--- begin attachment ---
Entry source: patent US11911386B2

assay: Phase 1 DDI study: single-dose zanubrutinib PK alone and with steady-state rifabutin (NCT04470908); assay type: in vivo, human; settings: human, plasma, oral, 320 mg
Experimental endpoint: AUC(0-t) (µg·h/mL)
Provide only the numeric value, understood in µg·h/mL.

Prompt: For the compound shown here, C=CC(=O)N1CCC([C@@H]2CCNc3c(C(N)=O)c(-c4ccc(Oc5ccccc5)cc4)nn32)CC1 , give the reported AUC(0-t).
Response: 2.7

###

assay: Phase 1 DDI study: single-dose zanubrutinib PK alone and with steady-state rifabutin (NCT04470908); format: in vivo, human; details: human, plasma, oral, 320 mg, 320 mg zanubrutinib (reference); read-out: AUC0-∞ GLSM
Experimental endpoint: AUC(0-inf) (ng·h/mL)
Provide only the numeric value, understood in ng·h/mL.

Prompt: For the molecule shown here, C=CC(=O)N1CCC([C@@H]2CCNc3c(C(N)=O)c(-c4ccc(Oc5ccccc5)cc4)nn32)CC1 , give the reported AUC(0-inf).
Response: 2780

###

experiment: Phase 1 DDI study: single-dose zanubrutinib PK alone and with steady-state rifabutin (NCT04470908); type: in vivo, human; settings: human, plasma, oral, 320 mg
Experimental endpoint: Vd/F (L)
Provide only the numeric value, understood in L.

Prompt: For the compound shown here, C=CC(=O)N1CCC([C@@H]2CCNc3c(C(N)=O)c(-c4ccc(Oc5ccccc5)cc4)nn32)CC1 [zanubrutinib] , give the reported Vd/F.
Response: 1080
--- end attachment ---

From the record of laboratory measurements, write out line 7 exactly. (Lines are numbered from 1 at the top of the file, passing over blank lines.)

###